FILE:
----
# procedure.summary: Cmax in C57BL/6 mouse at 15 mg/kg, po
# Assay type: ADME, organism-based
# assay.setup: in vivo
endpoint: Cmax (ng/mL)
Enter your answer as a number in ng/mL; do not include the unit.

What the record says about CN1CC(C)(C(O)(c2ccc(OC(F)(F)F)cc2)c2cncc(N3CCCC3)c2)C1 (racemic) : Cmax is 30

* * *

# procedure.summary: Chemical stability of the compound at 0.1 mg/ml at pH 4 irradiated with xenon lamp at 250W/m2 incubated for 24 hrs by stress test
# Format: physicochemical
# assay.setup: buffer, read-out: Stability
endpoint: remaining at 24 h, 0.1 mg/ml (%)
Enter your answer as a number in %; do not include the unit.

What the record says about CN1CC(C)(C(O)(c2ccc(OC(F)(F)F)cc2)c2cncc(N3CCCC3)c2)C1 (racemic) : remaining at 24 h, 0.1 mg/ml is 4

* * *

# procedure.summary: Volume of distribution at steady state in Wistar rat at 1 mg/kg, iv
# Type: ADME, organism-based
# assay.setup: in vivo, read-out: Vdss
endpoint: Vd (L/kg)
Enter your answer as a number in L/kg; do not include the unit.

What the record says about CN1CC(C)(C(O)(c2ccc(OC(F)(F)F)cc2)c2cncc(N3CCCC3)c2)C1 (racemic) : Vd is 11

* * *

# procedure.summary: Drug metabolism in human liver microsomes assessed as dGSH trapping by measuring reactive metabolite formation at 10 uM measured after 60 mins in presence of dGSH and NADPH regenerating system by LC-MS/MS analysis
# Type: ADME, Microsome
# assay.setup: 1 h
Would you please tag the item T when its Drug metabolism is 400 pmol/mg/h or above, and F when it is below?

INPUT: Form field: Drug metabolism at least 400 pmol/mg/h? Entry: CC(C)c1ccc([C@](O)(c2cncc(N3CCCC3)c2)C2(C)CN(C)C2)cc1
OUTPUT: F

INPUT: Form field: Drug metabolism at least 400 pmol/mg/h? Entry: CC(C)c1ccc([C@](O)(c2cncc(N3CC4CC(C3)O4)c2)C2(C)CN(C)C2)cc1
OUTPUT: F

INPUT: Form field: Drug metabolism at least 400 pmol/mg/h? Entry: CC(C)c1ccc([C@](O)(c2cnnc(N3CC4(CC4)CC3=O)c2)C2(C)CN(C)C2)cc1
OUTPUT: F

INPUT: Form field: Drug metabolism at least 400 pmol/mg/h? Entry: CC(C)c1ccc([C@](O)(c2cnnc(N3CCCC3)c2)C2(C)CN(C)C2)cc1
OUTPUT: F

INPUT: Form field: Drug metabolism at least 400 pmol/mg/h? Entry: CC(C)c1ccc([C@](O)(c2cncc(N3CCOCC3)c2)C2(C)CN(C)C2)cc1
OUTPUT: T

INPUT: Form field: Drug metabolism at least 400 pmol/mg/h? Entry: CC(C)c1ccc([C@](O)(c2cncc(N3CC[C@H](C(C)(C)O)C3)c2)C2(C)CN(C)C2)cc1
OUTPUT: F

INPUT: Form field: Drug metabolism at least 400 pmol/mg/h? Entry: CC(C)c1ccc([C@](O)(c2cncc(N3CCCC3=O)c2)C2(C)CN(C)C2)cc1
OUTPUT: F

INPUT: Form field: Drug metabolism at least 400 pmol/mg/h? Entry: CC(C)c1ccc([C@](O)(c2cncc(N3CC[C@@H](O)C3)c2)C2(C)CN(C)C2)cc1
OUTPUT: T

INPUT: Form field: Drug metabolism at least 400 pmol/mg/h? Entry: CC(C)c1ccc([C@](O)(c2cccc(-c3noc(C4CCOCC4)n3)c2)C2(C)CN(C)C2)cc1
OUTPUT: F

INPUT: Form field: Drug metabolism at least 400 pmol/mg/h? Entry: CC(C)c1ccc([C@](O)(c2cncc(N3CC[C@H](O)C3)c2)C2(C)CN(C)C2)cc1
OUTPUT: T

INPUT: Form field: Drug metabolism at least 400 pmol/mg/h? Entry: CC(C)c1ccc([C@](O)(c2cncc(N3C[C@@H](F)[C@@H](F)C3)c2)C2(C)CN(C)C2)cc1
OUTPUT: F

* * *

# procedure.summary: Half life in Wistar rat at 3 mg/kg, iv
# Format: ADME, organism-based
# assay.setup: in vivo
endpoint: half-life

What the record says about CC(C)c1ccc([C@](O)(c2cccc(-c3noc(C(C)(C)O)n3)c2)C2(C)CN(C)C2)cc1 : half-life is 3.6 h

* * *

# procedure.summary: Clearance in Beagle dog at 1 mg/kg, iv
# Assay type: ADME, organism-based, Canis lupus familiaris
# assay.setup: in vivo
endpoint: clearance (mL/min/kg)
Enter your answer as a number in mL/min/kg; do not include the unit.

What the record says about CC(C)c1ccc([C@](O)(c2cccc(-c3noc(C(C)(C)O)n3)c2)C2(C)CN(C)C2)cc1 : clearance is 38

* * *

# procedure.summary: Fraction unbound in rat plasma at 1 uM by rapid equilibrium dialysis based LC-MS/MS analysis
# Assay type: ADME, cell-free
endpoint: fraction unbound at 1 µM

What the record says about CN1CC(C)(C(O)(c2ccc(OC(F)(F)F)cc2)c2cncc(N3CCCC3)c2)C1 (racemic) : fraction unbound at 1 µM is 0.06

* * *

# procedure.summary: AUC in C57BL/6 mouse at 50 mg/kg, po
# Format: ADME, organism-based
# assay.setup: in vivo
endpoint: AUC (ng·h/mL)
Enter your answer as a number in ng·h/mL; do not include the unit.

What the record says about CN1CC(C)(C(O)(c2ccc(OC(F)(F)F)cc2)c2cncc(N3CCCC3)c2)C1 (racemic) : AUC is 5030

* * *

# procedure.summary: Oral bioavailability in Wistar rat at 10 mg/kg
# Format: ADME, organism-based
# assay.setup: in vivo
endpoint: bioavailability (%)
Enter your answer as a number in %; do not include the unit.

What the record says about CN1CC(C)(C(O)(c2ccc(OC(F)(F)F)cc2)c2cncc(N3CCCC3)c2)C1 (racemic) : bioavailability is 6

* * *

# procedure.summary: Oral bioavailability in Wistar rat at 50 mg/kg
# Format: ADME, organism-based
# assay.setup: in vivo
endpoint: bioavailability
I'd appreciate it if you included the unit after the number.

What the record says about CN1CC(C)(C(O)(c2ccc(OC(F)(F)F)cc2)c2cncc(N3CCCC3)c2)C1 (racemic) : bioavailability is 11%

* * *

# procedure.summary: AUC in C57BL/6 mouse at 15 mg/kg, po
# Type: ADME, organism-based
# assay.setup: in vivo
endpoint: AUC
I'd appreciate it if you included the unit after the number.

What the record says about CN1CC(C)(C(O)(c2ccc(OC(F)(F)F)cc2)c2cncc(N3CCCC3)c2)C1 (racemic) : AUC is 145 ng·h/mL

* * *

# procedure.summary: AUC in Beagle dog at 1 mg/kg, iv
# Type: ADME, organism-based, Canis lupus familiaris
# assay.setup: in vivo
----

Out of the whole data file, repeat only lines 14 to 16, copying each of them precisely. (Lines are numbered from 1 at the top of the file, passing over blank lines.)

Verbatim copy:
* * *

# procedure.summary: Volume of distribution at steady state in Wistar rat at 1 mg/kg, iv
# Type: ADME, organism-based